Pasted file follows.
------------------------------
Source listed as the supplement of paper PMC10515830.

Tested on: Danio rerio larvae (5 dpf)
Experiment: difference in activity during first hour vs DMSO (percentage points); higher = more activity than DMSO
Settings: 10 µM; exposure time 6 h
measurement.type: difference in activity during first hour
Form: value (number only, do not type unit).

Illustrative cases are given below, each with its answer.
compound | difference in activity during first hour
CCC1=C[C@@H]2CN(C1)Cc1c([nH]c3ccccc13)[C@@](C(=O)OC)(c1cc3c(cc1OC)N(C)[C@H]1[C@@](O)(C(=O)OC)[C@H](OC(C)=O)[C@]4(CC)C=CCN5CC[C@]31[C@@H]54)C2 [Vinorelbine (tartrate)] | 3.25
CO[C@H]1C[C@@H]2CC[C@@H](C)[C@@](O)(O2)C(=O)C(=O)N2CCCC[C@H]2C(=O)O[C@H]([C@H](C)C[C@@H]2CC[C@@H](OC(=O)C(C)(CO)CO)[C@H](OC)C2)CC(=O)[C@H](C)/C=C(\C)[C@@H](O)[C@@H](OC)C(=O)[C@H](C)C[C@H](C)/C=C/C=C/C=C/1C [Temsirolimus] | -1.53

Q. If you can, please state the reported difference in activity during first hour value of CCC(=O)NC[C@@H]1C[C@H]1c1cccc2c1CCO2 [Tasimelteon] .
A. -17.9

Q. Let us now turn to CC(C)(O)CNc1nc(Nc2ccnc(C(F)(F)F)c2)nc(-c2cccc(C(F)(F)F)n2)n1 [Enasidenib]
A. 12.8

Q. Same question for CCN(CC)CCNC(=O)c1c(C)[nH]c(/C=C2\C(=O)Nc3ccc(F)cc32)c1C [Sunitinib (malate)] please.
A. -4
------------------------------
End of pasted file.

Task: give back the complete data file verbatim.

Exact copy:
Source listed as the supplement of paper PMC10515830.

Tested on: Danio rerio larvae (5 dpf)
Experiment: difference in activity during first hour vs DMSO (percentage points); higher = more activity than DMSO
Settings: 10 µM; exposure time 6 h
measurement.type: difference in activity during first hour
Form: value (number only, do not type unit).

Illustrative cases are given below, each with its answer.
compound | difference in activity during first hour
CCC1=C[C@@H]2CN(C1)Cc1c([nH]c3ccccc13)[C@@](C(=O)OC)(c1cc3c(cc1OC)N(C)[C@H]1[C@@](O)(C(=O)OC)[C@H](OC(C)=O)[C@]4(CC)C=CCN5CC[C@]31[C@@H]54)C2 [Vinorelbine (tartrate)] | 3.25
CO[C@H]1C[C@@H]2CC[C@@H](C)[C@@](O)(O2)C(=O)C(=O)N2CCCC[C@H]2C(=O)O[C@H]([C@H](C)C[C@@H]2CC[C@@H](OC(=O)C(C)(CO)CO)[C@H](OC)C2)CC(=O)[C@H](C)/C=C(\C)[C@@H](O)[C@@H](OC)C(=O)[C@H](C)C[C@H](C)/C=C/C=C/C=C/1C [Temsirolimus] | -1.53

Q. If you can, please state the reported difference in activity during first hour value of CCC(=O)NC[C@@H]1C[C@H]1c1cccc2c1CCO2 [Tasimelteon] .
A. -17.9

Q. Let us now turn to CC(C)(O)CNc1nc(Nc2ccnc(C(F)(F)F)c2)nc(-c2cccc(C(F)(F)F)n2)n1 [Enasidenib]
A. 12.8

Q. Same question for CCN(CC)CCNC(=O)c1c(C)[nH]c(/C=C2\C(=O)Nc3ccc(F)cc32)c1C [Sunitinib (malate)] please.
A. -4